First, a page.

(FiveNation.com)- Michigan Governor Gretchen Whitmer could soon find herself in a lot of trouble.
A lawsuit has been filed against the state of Michigan, in which the plaintiffs are seeking information on the governor’s executive order regarding nursing home residents during the pandemic.
The plaintiffs, Charlie LeDuff and Steve Delie, said Whitmer could soon face the same scrutiny that one of her fellow Democrats, New York Governor Andrew Cuomo, is facing for similar reasons.
On Friday, the two plaintiffs laid out the purpose of their suit for USA Today. LeDuff is a journalist who won the Pulitzer Prize, and Delie works as an official with the Mackinac Center for Public Policy.
In the article, they wrote:
“It shouldn’t take a lawsuit to obtain this critical data. Governor Whitmer made the same policy choice as Governor Cuomo, forcing contagious senior citizens into close proximity with other medically vulnerable people. In fact, her policy, a similar version of which is still in effect today, went even farther, forcing some non-senior patients into nursing homes, including a 20-year-old.
“Michigan citizens deserve to know why she did this, and whether our governor is telling the truth about the consequences.”
According to the plaintiffs, Whitmer’s executive order of April 15, 2020, was issue on a few weeks after Cuomo’s similar order was issued on March 25, 2020, in New York.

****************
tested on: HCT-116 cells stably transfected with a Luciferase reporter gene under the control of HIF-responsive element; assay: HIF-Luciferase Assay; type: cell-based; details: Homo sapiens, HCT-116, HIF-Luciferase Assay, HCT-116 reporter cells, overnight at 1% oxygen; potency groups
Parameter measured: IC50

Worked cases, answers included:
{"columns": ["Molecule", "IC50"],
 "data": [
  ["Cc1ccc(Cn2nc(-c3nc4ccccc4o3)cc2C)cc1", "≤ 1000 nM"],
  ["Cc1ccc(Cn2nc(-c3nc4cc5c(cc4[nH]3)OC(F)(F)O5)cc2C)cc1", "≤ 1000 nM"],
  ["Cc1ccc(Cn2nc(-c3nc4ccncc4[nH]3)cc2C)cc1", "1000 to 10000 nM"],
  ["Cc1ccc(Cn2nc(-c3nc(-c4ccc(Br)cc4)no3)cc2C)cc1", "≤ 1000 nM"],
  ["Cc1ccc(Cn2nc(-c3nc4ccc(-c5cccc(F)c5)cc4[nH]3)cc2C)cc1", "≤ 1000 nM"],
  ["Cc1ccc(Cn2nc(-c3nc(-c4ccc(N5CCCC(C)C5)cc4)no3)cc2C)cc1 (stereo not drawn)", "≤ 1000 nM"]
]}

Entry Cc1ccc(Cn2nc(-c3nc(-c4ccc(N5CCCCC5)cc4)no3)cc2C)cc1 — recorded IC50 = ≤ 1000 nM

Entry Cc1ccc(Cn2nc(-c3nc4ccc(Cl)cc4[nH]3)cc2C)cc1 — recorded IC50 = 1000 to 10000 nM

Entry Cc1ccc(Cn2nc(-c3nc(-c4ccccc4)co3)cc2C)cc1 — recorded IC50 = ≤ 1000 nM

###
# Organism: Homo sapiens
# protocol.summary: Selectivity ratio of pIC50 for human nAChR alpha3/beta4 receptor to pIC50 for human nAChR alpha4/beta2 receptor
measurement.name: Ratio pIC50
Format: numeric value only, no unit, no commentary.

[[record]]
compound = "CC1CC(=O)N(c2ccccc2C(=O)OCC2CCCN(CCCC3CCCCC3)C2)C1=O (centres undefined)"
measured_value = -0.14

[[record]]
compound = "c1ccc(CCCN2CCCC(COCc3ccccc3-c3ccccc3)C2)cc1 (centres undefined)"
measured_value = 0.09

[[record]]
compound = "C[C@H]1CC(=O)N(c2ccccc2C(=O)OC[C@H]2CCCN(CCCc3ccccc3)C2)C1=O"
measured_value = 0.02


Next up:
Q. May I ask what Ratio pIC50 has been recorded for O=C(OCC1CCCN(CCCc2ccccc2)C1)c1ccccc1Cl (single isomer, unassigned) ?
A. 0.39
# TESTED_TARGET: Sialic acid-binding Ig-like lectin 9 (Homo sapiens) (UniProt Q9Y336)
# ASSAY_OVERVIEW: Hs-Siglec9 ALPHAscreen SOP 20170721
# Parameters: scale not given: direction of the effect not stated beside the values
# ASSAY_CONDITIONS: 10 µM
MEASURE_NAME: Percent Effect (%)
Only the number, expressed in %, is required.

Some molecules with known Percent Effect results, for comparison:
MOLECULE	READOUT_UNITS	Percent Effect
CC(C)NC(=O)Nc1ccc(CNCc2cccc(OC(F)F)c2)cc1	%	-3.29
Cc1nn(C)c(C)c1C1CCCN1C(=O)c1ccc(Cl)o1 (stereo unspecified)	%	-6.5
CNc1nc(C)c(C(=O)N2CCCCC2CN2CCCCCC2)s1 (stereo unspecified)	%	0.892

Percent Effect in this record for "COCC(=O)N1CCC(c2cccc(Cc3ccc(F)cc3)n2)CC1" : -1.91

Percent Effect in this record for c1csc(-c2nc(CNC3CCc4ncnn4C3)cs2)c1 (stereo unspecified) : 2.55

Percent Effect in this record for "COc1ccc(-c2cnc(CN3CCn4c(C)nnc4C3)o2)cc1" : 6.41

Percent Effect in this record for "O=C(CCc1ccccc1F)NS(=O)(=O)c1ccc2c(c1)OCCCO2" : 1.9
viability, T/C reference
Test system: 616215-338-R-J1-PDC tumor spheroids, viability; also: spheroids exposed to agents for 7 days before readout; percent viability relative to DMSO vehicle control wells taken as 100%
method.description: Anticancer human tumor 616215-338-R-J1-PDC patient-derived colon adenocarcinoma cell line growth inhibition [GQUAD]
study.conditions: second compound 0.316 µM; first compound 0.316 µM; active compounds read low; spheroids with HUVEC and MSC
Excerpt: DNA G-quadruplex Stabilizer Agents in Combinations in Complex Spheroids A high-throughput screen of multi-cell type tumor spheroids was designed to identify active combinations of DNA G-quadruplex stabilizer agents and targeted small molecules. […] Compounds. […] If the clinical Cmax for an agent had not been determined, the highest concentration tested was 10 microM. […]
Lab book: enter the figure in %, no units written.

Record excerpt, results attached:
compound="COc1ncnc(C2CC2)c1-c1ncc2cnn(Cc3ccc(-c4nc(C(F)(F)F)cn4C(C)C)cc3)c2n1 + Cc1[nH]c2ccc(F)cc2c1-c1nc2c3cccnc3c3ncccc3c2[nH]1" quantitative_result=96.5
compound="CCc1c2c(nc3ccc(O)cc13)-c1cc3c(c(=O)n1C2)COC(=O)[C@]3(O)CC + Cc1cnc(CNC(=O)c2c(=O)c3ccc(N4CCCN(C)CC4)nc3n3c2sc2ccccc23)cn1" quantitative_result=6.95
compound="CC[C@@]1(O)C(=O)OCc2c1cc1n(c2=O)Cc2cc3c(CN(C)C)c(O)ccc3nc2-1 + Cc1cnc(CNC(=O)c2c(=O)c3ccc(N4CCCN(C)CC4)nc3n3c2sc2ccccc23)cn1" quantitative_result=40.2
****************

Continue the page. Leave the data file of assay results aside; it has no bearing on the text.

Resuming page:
Recent disclosures in New York show that the Cuomo administration underreported deaths of nursing home patients in New York as the coronavirus spread throughout the state. The Associated Press reported that patient numbers were underreported by more than 40%, while deaths were underreported by more than 75%.
Under Michigan law, the plaintiffs note that Whitmer has one advantage — she can be legally exempt from Freedom of Information laws. They write:
“Thanks to this exemption, the governor has no obligation to produce any records whatsoever, despite making decisions affecting the lives of every Michigander.”
They say that Whitmer used this exemption to “act with impunity,” and wasn’t required to provide any data to back up her policy decisions while the pandemic raged on. The plaintiffs called this situation “unacceptable.”
Michigan and Massachusetts are the only two states that have an exemption for governors from the Freedom of Information Act.
The plaintiffs’ claims aren’t just conjecture, either. Earlier in March, Dana Nessel, the Democratic attorney general of Michigan, denied a request made by state Republicans to investigate the nursing home actions of Whitmer. She said the probe wasn’t necessary “at this time.”
In a letter written to the Republicans on March 15, Nessel wrote:
“I appreciate that you and your colleagues have policy disagreements with Governor Whitmer’s response to COVID-19. But an investigation by my office is not the mechanism to resolve those disagreements.”
Republicans in Michigan have heavily criticized Whitmer for her decision to allow residents of nursing homes who were recovering from coronavirus to return to their nursing homes or gain admittance to new ones. They say this move put many other residents of the nursing home at severe risk.